You are thinking about your business idea every day, and you would love to quit your 9-to-5 and start working on it right away, but you don’t have the money to do so. That leads to the question, can you start a business with zero savings or some financial help from friends/family or investors?
Technology has allowed us to reduce the cost of starting and running a business drastically, but the reality is, startup costs are never $0. There are legal costs (if you form a business entity), there are equipment costs, utility costs, software costs, and founders living expenses.
Many founders forget to budget for living expenses because they assume their startup will be able to generate revenue right away and consequently be able to support the founder(s). Taking money out of your new startup is one of the best ways to kill it, so take that option off the table before you even start.
Can You Survive Without An Income For Over 6 Months?
If the answer is no, then most of you shouldn’t even think about starting a business. Sure, there are exceptions, but the vast majority of new businesses cannot support the founder’s payroll and stay afloat. In fact, in most cases, it takes two or more years for a new business to turn a profit.
Why is this the case? Because it takes time to create a product/service that customers are willing to buy, and your initial offering (product or service) will most likely not blow your customers away.
You Will Need Funds For Changes/Improvements (Post MVP)
Creating the right product/market fit will take time, so don’t think you will hit the ball out of the park with your first swing. Therefore, don’t only budget for your MVP (Minimum Valuable Product), but also for subsequent changes that will be needed.
Save Money Where You Can
For example, can you start by operating as a sole proprietor, or do you need to form a legal business entity (e.g. LLC, C-Corp, S-Corp, etc.)? Creating a business entity is something you should do, but it’s not always a necessity from day 1. Of course, there are risks associated with not forming a business entity right away, but the risks of running out of money in the first 6 months are typically higher.
Do You Need Funds For Marketing?
You first have to answer some basic questions before spending money on marketing. For example, Who is your ideal customer? What is unique about your service or product? How do you stack up against the competition? Investing some money on market research can help you answer these questions. However, the real world (actual customers) will ultimately decide how good your product/market fit is.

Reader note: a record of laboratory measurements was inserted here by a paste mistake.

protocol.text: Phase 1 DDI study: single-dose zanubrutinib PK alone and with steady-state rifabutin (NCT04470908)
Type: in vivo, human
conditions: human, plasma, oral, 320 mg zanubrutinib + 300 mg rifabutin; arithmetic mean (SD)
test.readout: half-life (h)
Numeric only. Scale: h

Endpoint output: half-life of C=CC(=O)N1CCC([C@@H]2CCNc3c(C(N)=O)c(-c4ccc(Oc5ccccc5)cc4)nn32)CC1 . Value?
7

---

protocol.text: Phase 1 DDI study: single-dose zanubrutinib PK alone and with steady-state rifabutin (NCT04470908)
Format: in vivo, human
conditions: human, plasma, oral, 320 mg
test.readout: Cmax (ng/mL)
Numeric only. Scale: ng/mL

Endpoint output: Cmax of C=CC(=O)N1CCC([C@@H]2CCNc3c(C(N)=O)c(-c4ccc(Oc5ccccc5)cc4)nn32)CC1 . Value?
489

Word of caution – marketing an MVP (Minimum Viable Product) or early versions of your product/service can be tricky because it’s difficult to promote a product or service that is half-baked.
With all that in mind, you will need some funds for marketing. Why? Because most startups struggle to sell their initial product/service, so to increase your chances of success you need to promote your product/service to as many customers as possible – This is where marketing comes in. Alternatively, you can spend all your resources/funds on building a fantastic product/service, but don’t be surprised if no one enquires about your “fantastic” product or service.
Digital marketing is effective, trackable, and inexpensive (compared to traditional marketing), so budget some funds for it. You will be glad you did.
Once In A Lifetime Opportunities
Once in a lifetime opportunities or moments are always exaggerated. Your business idea will not become obsolete in 6 months, so rather than thinking about different ways to start a business with no funds, put that energy towards cutting back your expenses and saving! Every dollar you save now will have a significant impact on your future business.
Can you start a business with no funds? No, but you don’t necessarily need a lot of funds either. By thinking about important topics like salary, MVP, market fit, business entities, cost-savings, and more, you can formulate an idea of how much you need to start a business, and more importantly, keep your business afloat until it can support itself.